University has a bit of a reputation as being the time we can ‘find ourselves’, explore new places, discover our passions, jump outside our comfort zones, and the list of sayings goes on. Three years ago, 18-year old Anusha would have eye-rolled if anyone said those things to me. I was very much the sort to think: “I’m going to London to study Dentistry so that I can come back and be a Dentist in Singapore, what more is there to it?”. That part is true – attending lectures and studying in the library wasn’t so different from all the studying we had to do in school. But looking back, I realise it’s about all the other things associated with our time at university – it’s the increased freedom to have new experiences in life that gives this period it’s well-deserved reputation.
Being an international student, in my opinion, takes this experience to a whole other level. For most, coming to university was new because it wasn’t school, but for me, the university was new because it was in a whole other country.
Some aspects were the same as anyone else starting university – I figured out how to study independently, I made new friends and got involved in student activity groups. And, like anyone living away from home, I learnt to cook, do laundry, set up direct debits and all that. But I do think, being a 13-hour flight from home and in a different time zone to my family and school friends meant there was an added layer. Small things were different – the mannerisms of people, the currency, the accents, the deafening tubes, the way Sainsbury’s in London is somehow so different to Fairprice in Singapore even though they’re both grocery stores. It was these tiny things that in reality didn’t matter but still made me feel like I stood slightly apart from everyone else.
I felt a little more alone and thought I didn’t have the same security blanket as anyone who was living in a country they’ve grown up in.
Now I should say I spent 5 years in London as a child and with English being my first language and having a mixed British-Indian accent, in some ways, it was easy for me to adjust to the move. But it turned out, ten years in Singapore was a long time and was enough to make me feel like I was in a new place again. Three years later, my friends still laugh when I say “pants” instead of “trousers” and I’m still wrapping my head around some of the slang – I will internally cringe when I hear someone say “peak”, but the occasional “innit” might slip my tongue. Also, people don’t realise I’m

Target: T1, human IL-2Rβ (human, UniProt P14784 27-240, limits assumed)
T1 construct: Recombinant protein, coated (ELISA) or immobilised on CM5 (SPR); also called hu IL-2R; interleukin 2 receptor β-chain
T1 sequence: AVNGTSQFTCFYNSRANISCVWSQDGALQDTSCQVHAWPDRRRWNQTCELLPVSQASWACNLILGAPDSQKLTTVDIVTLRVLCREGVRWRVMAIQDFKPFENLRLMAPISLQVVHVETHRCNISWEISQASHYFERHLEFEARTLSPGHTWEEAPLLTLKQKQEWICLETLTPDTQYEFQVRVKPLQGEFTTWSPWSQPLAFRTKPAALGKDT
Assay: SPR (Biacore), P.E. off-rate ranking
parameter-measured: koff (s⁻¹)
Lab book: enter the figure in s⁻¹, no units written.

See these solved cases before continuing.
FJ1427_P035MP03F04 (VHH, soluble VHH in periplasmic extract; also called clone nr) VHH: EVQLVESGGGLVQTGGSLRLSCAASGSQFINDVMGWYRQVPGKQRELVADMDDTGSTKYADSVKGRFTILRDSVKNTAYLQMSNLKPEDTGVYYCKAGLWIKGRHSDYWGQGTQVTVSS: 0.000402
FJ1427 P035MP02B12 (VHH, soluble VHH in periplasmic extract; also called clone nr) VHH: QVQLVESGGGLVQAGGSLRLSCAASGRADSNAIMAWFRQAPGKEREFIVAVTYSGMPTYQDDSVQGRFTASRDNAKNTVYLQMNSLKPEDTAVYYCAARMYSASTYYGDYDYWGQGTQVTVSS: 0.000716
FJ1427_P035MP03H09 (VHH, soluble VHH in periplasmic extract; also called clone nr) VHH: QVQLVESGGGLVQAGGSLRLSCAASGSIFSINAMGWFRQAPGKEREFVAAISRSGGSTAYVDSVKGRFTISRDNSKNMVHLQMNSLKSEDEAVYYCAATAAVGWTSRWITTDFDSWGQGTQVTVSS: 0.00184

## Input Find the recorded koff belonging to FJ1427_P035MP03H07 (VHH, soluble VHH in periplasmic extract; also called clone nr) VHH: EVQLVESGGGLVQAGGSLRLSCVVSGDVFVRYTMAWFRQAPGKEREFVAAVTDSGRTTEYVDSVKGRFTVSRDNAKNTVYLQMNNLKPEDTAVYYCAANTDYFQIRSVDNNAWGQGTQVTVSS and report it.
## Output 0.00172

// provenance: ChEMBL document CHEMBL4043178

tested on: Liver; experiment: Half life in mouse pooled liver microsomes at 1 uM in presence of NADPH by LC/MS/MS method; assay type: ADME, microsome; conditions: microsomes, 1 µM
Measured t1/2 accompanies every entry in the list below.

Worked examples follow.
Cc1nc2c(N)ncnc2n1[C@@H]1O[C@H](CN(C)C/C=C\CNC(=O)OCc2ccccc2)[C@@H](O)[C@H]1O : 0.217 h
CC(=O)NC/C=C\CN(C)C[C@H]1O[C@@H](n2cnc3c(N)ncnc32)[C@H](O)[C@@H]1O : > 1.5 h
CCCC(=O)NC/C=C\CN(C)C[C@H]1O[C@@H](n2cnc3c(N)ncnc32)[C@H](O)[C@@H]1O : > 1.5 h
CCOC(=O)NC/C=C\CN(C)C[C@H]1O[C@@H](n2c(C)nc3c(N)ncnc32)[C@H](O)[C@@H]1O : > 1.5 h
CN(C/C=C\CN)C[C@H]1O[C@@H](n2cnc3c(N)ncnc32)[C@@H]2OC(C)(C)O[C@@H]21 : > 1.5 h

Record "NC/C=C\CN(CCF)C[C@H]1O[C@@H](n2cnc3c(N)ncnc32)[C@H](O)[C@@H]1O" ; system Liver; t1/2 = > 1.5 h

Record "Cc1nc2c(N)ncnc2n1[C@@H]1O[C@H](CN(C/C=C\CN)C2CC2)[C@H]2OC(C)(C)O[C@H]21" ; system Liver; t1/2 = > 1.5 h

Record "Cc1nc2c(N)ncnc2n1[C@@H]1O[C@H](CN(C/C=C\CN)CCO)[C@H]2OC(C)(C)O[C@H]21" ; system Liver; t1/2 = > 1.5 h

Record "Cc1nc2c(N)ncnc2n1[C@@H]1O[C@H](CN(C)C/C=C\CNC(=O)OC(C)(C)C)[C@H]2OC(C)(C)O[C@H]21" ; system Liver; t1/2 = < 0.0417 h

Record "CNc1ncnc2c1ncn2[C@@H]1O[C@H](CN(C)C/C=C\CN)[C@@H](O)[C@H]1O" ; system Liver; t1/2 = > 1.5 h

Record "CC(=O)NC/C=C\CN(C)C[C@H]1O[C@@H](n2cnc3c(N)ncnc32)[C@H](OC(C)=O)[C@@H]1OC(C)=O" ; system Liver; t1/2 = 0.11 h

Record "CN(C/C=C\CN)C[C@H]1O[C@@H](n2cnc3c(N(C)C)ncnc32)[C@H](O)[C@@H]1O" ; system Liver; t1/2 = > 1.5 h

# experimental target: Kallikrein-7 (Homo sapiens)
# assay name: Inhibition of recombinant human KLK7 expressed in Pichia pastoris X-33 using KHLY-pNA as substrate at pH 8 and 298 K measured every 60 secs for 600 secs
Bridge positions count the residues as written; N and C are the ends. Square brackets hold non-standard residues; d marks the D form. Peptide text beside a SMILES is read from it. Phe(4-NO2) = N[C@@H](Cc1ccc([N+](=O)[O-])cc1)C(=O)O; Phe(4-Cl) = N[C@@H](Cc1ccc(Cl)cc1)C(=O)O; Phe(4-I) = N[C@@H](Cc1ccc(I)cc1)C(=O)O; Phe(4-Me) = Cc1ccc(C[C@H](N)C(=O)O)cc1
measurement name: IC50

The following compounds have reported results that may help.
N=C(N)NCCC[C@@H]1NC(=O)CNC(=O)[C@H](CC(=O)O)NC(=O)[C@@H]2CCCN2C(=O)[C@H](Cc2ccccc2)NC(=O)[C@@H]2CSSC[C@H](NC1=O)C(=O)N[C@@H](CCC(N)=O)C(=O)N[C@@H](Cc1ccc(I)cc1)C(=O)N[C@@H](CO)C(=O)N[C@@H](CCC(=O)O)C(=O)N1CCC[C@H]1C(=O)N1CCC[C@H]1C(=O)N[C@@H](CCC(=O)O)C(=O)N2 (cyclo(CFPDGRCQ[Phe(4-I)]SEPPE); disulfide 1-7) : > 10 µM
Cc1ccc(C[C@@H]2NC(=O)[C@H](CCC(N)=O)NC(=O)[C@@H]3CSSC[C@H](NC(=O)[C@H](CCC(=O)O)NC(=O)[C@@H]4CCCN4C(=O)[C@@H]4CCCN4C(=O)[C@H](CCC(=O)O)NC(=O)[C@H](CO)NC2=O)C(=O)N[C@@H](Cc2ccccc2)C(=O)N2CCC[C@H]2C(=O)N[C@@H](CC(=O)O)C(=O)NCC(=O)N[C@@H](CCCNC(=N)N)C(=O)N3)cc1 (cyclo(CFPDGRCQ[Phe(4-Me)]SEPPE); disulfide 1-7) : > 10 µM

an international student; most think I’m from London – I suppose I fit in well, especially in a course that is full of South Asians. But truthfully I do feel different. I am a third culture kid – I grew up away from India, I have a Singaporean passport but attended an international school. My identity is
made-up by the fact that I lived in five different countries, attended eight schools and have lived in more houses than I can be bothered to count. I suppose I now feel at home anywhere I go as long as I find a community, a group of wonderful friends and a purpose. The reason I’m bringing this up is this has affected my outlook – perhaps someone who grew up in Singapore their entire life has had an entirely different experience of being an international student in the UK than I have.
The big question I get when people find out I’m not from the UK is: Where do you want to practice?
Even before I started the course, my friends and family back home would ask if I’ll come back to Singapore after university. Out of my immense love for the life-style in Singapore, I replied with naive certainty that I would indeed return as soon as my degree ended, despite not actually having
stepped foot in London yet. I continued to receive these questions from fellow students, and in those early months of university, I still responded with “Singapore for sure”. However, as time passed, I grew less certain and wasn’t so sure what I wanted anymore. After three fabulous years of living in London, I’ve made friends I would hate to leave and my little, cluttered flat in Elephant in Castle has become my second home. Singapore might have been the country I grew up in for 10 years, but London is the city that I have grown into my own person. I know that decision, ‘London or
Singapore?’, is going to depend on a multitude of factors external to Dentistry and I am excited to see where I’ll end up – maybe even somewhere else entirely, who knows! But for now, when I get asked “Where will you settle down after university”, I respond with a little shrug of my shoulders and two words: “We’ll see”.